Prudent or Paranoid? The Truth About Nine Common Pregnancy Myths

Differentiate between the truth and the hype among pregnancy myths

A pregnant mother shares a caring moment with her daughter in a pleasant indoor setting.

by K.B. Lim, OB/GYN

Hair color, hot tubs, coffee and sex — they are just a few of the topics that are often debated during pregnancy. As if pregnant women do not have enough to think about, they are frequently faced with a list of “do’s” and “don’ts” supplied by well-meaning — but sometimes misinformed — family, friends and strangers on the street.

While some activities in question may be perfectly fine for both mother and baby, others are best limited until after the birth. Here is the bottom line on some of the most common pregnancy questions.

Myth: You should not exercise while you are pregnant.

Check with your physician about specific types of exercises but, in general, most exercises that you were doing prior to your pregnancy can be continued for as long as you are comfortable. Optimally, pregnant women should exercise at least three days a week. As your baby — and your body — grow, your sense of balance may change, so watch out for falls. Always incorporate a warm-up and cool-down, and drink plenty of water during and after your workouts.

Myth: You are eating for two, so have all you want.

Pregnant women need an additional 300 calories above the daily average of 1800 to 2300 calories. You can easily add 300 calories with a cup of regular yogurt, apple slices with peanut butter, or a small turkey sandwich — but not all three! Your doctor can help you monitor your weight gain during pregnancy to make sure that you are on track.

Myth: Having sex during pregnancy is dangerous for the baby.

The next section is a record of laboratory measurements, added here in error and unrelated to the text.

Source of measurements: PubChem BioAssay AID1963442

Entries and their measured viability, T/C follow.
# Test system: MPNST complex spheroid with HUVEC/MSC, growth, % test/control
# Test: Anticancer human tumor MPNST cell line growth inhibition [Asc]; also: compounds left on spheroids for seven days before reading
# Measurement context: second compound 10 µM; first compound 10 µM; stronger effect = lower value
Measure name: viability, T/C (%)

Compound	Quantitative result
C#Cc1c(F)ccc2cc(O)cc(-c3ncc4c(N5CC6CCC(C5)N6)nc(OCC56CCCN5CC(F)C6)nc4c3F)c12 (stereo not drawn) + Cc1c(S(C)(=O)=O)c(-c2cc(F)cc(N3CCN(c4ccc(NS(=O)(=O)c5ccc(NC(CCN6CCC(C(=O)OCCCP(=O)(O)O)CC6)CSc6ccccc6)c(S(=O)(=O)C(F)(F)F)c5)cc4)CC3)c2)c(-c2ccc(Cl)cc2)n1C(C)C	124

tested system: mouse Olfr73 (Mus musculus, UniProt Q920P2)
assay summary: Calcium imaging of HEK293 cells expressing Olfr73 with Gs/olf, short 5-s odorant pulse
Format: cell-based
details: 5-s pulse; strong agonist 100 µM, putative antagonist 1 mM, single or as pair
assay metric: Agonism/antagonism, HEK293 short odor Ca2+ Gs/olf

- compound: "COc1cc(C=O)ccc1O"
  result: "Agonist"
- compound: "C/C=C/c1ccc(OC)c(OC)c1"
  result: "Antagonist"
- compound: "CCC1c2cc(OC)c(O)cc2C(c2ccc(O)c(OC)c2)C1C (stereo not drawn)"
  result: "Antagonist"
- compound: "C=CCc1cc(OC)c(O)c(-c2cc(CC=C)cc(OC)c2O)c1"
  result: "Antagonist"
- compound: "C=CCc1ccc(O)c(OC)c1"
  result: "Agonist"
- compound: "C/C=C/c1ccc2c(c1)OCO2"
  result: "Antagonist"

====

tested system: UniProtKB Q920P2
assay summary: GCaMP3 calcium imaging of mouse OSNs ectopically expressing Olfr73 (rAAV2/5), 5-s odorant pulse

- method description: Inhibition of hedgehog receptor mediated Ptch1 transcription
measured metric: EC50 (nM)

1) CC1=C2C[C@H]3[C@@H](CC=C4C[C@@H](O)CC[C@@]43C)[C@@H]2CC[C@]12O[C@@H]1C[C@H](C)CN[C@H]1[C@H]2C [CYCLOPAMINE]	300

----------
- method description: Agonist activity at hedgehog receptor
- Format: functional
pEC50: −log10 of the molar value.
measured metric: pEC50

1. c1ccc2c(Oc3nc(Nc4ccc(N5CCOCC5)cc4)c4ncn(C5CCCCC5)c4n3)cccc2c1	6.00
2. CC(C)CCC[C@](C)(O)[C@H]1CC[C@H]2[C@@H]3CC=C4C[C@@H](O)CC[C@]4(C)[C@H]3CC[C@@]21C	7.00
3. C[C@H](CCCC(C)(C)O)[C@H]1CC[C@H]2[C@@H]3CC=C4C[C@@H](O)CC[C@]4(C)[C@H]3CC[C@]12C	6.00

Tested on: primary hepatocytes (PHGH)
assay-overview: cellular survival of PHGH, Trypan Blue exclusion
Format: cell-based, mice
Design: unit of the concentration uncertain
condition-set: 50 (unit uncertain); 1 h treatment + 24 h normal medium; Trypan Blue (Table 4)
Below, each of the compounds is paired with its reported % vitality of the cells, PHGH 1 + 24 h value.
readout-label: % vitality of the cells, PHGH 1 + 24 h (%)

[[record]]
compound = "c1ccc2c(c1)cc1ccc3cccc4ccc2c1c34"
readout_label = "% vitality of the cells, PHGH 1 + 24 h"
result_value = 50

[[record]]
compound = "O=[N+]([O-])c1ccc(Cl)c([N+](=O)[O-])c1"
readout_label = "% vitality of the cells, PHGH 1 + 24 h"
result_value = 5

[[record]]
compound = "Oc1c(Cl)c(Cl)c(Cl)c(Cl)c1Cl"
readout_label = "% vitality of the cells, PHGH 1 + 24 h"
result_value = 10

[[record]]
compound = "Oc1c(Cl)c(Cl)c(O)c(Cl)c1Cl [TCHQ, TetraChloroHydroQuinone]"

Sex will not hurt you or your baby if you have an uncomplicated pregnancy. You and your partner may find some positions more comfortable than others. Take time to get used to your changing body, and experiment to find out what is most comfortable.

Myth: Do not color your hair.

It is perfectly fine to dye your hair and get your nails done, assuming the salon you choose is clean and reputable. However, if the fumes are overwhelming when you enter, it is probably not the best place to be — especially since pregnancy can increase your sensitivity to chemical smells. If you are having a manicure or pedicure, it is best to take your own nail tools along to decrease the risk of infection, whether you are pregnant or not.

Myth: No more Starbucks.

There is no proof that small amounts of caffeine (such as one cup of coffee a day) adversely affect a normal pregnancy, so go ahead and enjoy. If you have a complicated pregnancy, you may want to limit your caffeine intake. Check with your doctor to be sure.

Not a myth: Avoid hot tubs and steam rooms.

This one is true. Hot tubs, steam rooms and saunas are all off-limits. During pregnancy, your core body temperature should not rise above 102.2. It is fine to relax in a warm bath or shower.

Not a myth: No more sushi.

This again is true. Limit your intake of uncooked fish and meat, as well as unpasteurized cheese, during pregnancy. It is always better to avoid self-inflicted nausea and indulge in foods with fewer risks of bacterial contamination.

Myth: Use [insert magic formula here] to get rid of stretch marks.

There are no magic creams or cures for stretch marks. Save your money and use a lubricating lotion or cocoa butter cream to keep the stretching skin from itching and becoming irritated.

Myth: An epidural will prolong labor.

As long as you are making active progress in labor when you receive the anesthesia, an epidural should not slow your labor. Your physician and the anesthesiologist will discuss the risks and benefits of the procedure.

Communicating with your doctor

Remember, your doctor is your best resource for questions and concerns about your pregnancy. Let your doctor know what is on your mind, and together the two of you can help make your pregnancy as safe and joyful as possible.

This Scripps Health and Wellness information was provided by K.B. Lim, an OB/GYN at Scripps Memorial Hospital La Jolla.